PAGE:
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your mother; of course you and I saw and conversed with each other much and often. It is to all our honors, that in all that time we never had among us the smallest misunderstanding. Our friendship has been all clear sunshine, without any the least clouds in its hemisphere. Let me conclude by saying to you, what I have had too frequent occasions to say to my other remaining old friends, the fewer we become, the more let us love one another. Adieu, &c.



Acquisition of lands, and forming settlements in America. My LORD,

Passy, March 17, 1783. I received the letter your Lordship did me the honor of writing to me, and am obliged by your kind congratulations on the return of peace, which I hope will be lasting

With regard to the terms on which lands may be acquired in America, and the manner of beginning new settlements on them, I cannot give better information than may be found in a book lately printed in London, under some such title as Letters from a Pennsylvanian Farmer, by Hector St. John. The only encouragements we hold out to strangers are, a good climate, fertile soil, wholesome air and water, plenty of provisions and fuel, good pay for labor, kind neighbors, good laws, liberty, and a hearty welcome: the rest depends on a man's own industry and virtue. Lands are cheap, but they must be bought. - All settlements are undertaken at private expense: the public contributes nothing but defence and justice. I should not however expect much emigration from a country so much drained of men as yours' must have been

· Scotland.

by the late war ; since the more have left it, the more room and the more encouragement remains for those who staid at home. But this you can best judge of; and I have long observed of your people that their sobriety, frugality, industry, and honesty, seldom fail of success in America, and of procuring them a good establishment among us.

I do not recollect the circumstance you are pleased to mention of my having saved a citizen at St. Andrews, by giving a turn to his disorder; and I am curious to know what the disorder was, and what the advice I gave which proved so salutary. With great regard I have the honor to be, my Lord, your Lordship’s most obedient and most humble servant,


To Wm. JONES, Esg.2


Passy, March 17, 1783. I duly received your obliging letter of November 16. You will have since learnt how much I was then, and have been continually engaged in public affairs; and your goodness will excuse my not having answered sooner. You announced your intended marriage with my much respected friend, Miss Anna Maria, which I assure you gave me great pleasure, as I cannot conceive a match more likely to be happy, from the amiable qualities' each of you possess so plentifully. You mention its taking place as soon as a prudent attention to worldly interests would permit. I just now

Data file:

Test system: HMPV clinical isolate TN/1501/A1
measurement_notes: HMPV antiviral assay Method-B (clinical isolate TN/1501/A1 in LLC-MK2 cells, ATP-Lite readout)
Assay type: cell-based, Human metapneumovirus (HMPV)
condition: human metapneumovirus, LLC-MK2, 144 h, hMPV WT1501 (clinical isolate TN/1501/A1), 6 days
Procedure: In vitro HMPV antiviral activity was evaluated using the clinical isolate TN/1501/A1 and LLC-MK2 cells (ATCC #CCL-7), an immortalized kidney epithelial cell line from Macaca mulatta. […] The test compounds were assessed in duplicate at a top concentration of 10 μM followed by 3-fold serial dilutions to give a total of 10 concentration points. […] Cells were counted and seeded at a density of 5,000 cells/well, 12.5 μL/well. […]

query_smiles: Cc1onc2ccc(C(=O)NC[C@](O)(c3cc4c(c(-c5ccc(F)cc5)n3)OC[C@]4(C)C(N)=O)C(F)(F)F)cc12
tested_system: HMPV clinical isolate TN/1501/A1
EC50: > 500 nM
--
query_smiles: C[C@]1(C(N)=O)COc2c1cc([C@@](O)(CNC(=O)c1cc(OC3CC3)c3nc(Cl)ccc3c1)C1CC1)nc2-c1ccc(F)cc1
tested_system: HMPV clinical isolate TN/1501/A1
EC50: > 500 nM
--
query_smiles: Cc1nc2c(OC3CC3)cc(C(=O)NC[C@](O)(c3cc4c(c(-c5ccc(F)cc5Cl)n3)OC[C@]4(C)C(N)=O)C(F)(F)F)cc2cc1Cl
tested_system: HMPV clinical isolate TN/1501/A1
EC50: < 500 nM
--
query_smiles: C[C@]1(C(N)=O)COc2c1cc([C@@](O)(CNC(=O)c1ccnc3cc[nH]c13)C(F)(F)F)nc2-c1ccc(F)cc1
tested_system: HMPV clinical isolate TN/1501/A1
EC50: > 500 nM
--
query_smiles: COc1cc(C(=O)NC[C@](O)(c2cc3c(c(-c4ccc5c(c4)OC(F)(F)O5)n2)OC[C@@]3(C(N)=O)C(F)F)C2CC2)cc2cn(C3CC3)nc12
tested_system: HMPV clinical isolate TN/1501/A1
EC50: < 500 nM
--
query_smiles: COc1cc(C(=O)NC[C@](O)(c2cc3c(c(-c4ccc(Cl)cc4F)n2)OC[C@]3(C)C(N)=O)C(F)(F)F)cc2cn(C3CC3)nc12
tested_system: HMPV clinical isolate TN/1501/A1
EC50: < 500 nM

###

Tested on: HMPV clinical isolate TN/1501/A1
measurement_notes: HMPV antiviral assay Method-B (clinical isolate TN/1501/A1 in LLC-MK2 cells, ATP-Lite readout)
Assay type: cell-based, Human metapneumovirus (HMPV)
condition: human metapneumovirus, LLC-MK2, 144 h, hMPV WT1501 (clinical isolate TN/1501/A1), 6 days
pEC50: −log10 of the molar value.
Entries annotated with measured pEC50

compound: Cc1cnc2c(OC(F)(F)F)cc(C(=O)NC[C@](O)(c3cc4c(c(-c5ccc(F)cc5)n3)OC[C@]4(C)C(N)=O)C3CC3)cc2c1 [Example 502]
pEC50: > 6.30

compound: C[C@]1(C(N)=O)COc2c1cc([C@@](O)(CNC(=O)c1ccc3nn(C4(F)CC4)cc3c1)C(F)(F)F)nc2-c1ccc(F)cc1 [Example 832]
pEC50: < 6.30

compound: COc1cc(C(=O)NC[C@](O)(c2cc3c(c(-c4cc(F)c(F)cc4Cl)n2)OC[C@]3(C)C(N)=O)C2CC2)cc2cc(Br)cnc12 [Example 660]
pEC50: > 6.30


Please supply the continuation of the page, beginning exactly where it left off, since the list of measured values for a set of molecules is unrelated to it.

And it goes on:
! It was a fever in which the Earl of Buchan, then Lord Cadross, lay sick at St. Andrews; and the advice was, not to blister, according to the old practice and the opinion of the learned Dr. Simson, brother of the celebrated geometrician at Glasgow.

2 Afterwards Sir William Jones.

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learn from Mr. Hodgson, that you are appointed to an honorable and profitable place in the Indies; so I expect now soon to hear of the wedding, and to receive the profile. With the good bishop's permission, I will join my blessing with his; adding my wishes that you may return from that corrupting country with a great deal of money honestly acquired, and with full as much virtue as you carry out with you.

The engraving of my medal, which you know was projected before the peace, is but just finished. None are yet struck in hard metal, but will be in a few days: in the mean time, having this good opportunity by Mr. Penn, I send you one of the epreuves. You will see that I have profited of some of your ideas, and adopted the mottos you were so kind as to furnish.